The contracts mark a major milestone in Poland's modernization efforts of its armed forces, and also a huge success for the South Korean defense industry. After the start of war between Russia and Ukraine on February 24, 2022, all NATO countries, especially neighbors of Russia initiated large scale armament programs. Poland stands out among these, with many orders being given to South Korean and American companies. In addition to the K2PL, K9PL and FA-50PL, Warsaw ordered 366 M1A2 SEPv3 Abrams MBTs, 18 M142 High Mobility Artillery Rocket Systems (HIMARS) along with 9,000 guided missiles, including 45 ATACMS tactical ballistic missiles, 96 AH-64E Apache Guardian attack helicopters, eight Patriot long range air defense systems, and 32 F-35A Lightning II 5th generation combat aircraft. According to Prime Minister Mateusz MORAWIECKI's statement on January 30, Warsaw decided to increase military spending from 2.4% of gross domestic product (GDP) in 2022 to 4% in 2023. As MORAWIECKI underlines, this is the highest percentage of GDP diverted to defense spending among NATO countries. 

Poland plans to spend $100 billion on the military until 2035. The total manpower of the army is planned to increase from 110,000 to 250,000, making it the largest land army in the EU. For comparison, French army consists of about 200,000 personnel on active-duty Polish Defense Minister Mariusz BŁASZCZAK stated that Warsaw’s target was to increase the number of soldiers in the Polish armed forces to 300,000, with the inclusion of 50,000 Territorial Defense Force (WOT) volunteers. The current number of WOT troops is around 36,000.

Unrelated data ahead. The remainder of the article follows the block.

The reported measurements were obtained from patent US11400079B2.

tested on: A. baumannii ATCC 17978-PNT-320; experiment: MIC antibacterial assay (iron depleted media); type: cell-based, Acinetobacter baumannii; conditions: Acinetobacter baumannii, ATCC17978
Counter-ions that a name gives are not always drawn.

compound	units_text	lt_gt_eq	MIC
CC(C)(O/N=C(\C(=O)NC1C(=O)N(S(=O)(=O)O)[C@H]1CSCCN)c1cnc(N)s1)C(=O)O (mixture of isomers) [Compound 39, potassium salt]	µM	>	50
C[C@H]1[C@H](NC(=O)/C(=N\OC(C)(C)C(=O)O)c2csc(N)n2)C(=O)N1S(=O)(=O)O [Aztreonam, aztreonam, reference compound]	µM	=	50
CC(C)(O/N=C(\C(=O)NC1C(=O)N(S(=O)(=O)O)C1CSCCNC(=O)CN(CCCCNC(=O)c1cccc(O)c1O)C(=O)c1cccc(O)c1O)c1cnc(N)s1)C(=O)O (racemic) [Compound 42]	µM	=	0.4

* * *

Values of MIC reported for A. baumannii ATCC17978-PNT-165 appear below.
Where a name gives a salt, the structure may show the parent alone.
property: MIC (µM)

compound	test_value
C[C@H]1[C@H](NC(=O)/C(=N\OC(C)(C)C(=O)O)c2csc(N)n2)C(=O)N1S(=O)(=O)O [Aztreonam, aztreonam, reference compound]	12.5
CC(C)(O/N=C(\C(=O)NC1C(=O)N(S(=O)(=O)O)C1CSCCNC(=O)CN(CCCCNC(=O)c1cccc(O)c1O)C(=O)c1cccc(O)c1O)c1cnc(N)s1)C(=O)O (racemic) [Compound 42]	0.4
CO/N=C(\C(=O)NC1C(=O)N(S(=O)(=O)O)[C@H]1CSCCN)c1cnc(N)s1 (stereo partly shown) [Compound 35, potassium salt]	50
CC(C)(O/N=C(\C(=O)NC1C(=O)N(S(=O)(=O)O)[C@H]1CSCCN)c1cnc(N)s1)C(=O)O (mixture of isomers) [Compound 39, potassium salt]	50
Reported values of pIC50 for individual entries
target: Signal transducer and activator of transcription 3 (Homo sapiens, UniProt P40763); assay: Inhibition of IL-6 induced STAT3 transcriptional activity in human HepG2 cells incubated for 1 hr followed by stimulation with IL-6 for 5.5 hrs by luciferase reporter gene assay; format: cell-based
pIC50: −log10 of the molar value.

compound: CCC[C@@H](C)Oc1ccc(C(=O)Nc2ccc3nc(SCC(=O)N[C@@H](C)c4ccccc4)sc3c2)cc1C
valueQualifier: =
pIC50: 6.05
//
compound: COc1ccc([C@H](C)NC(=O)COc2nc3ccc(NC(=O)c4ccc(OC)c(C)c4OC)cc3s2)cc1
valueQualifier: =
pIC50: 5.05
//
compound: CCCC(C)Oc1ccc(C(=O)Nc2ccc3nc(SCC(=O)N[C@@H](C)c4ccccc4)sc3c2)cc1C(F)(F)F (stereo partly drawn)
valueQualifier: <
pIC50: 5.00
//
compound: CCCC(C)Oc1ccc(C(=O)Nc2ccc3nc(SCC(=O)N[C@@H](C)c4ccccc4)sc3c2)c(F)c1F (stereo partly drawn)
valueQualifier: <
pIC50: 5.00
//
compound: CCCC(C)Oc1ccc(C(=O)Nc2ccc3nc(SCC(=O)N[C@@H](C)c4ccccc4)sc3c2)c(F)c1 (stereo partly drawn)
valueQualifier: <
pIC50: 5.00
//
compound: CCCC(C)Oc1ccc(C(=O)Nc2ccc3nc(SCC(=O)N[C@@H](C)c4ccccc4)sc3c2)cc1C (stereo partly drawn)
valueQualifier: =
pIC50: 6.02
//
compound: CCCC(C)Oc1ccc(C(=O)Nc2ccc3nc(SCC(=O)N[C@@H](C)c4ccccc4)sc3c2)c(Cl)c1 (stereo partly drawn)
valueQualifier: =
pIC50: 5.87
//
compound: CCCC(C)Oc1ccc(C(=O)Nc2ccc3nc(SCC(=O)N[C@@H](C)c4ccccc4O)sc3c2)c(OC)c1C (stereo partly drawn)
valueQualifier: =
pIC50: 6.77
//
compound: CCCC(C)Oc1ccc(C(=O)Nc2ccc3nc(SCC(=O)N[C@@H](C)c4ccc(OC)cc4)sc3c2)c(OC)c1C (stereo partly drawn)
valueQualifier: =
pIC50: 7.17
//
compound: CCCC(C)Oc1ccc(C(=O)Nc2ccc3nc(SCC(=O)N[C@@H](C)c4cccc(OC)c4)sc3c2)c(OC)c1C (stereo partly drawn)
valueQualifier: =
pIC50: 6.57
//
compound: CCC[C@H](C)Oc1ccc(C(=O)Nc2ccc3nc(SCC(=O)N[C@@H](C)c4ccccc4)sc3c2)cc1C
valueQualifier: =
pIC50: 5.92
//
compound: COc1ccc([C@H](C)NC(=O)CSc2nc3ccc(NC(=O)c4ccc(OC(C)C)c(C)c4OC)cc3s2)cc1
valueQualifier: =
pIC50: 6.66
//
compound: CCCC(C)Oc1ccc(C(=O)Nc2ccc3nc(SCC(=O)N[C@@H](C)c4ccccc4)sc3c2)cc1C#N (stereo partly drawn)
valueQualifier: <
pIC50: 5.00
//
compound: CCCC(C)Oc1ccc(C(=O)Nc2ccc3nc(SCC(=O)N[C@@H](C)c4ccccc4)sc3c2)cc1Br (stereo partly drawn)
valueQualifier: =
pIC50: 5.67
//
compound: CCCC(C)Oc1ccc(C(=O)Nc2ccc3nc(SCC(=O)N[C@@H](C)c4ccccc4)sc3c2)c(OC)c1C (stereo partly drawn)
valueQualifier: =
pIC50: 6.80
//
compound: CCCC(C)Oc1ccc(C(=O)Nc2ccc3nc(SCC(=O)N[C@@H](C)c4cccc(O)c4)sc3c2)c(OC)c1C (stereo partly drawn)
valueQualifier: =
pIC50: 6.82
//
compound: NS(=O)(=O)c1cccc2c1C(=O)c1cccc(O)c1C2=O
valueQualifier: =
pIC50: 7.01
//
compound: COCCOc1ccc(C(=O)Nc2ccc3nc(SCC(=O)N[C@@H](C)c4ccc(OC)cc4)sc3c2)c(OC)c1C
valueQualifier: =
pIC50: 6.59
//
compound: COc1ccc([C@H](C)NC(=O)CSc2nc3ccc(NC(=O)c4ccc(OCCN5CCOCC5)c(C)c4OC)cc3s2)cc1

The MBT fleet of Poland is a mixture of upgraded examples of legacy Cold War era Soviet and modern Western designs. Prior to the outbreak of the Russo - Ukrainian War, Polish ground forces had around 230 PT-91, 249 Leopard 2A4/A5s, and more than 320 T-72s. The PT-91 is an indigenous extensive upgrade to the T-72M1, done in early 1990s. The remaining T-72s were also upgraded with new communication, targeting and engine control systems. All Leopard 2A4s (a total of 142 tanks) are being upgraded to Leopard 2PL version under a contract signed in 2015. 

Following Russia's invasion of Ukraine in February 2022, Poland has donated over 200 T-72 tanks to Ukraine. In early 2023, Warsaw also announced that 14 Leopard 2s, 30 PT-91s and 30 T-72s were to be delivered to Ukraine. The order for the K2 Black Panther is the result of expediting the replacement process of the legacy T-72 and PT-91 MBTs, complementing the incoming M1A2 SEPv3 Abrams.

K2 Black Panther

The K2 Black Panther is designed and developed by Hyundai ROTEM as the next generation MBT. South Korea’s MBT development experience started with the K1, which was developed with assistance from United States. The K1 is a derivative of the American M1 Abrams, including subsystems from the M60A3. More than 1,500 K1's had been produced between 1986 and 2010.